Changing T4 Template Background Colors in Visual Studio

T4 is a templating engine inside of Visual Studio that lets you generate, well, text. Since T4 has no editor goodies in Visual Studio the Tangible T4 Editor is a good way to get some of the goodies back. But if you’re using the “dark” theme in Visual Studio the Tangible T4 Editor needs a color change.

Working with T4 templates can be a bit tedious. What’s T4 you ask? T4 is the Text Template Transformation Toolkit that ships with Visual Studio. T4 allows you generate text within Visual Studio. This can be code, sql, text files or whatever. <YodaVoice>Very powerful it can be.</YodaVoice> But dealing with T4 templates out of the box can be annoying since there is no IntelliSense, syntax highlighting or debugging. You might as well be using Notepad. One of the easiest ways to get some of those features back, for free, is to use the Tangible T4 Editor.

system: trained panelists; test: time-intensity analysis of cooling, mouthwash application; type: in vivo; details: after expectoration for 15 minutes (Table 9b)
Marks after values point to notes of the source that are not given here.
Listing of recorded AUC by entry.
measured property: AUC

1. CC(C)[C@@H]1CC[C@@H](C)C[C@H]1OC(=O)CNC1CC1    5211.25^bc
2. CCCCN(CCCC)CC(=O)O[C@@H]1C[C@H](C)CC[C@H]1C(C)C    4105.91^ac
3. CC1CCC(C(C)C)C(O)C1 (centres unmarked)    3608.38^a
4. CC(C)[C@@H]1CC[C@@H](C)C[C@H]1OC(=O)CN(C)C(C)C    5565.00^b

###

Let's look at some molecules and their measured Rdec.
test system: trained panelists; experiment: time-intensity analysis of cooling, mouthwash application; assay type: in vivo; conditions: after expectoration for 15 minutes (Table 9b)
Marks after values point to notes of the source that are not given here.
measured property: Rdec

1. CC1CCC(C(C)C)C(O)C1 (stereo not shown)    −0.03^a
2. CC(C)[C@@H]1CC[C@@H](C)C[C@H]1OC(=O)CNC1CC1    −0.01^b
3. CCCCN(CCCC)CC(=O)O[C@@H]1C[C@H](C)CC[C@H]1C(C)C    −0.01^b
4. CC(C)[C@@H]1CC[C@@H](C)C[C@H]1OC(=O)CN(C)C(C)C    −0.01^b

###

The free version of the Tangible T4 Editor brings you syntax highlighting and some IntelliSense. If you want all of the IntelliSense goodness then you have to buy the Pro version. :( One of the biggest problems that I had right off the bat with the Tangible T4 editor was with the color scheme. See, I’m one of those cool developer types and I use the dark Visual Studio theme. So I install it and this happened:

Aggghhh! My eyes!

Aggghhh! My eyes!

Can you work like this? Nope. It looks great in the “blue” them but like hell in the “dark”. So we need to fix this. Luckily Tangible has set a color in the options to fix it. Go to Tools > Options and this dialog comes up.

T4_editor_default_color

Select Environment > Fonts and Colors from the list and then select “tangilbe T4 Background” in the “Display items” list box. Then click the “Custom” button in the “Item background” section. This dialog will come up. (Yes, dialog over a dialog)

Color-a-rama.

Color-a-rama.

You can choose any color you like but I settled on Red: 60 Green: 60 Blue: 60. It’s a nice dark grey and you get this:

Much better.

Much better.

Now sanity has been restored and work can continue. I’m not sure why T4 has been treated like the red-headed stepchild of Visual Studio. It’s quirky but has some rich features that can be useful in appropriate situations. Until Microsoft takes T4 out of the corner we’re stuck trying to find third party alternatives so that we can use it effectively.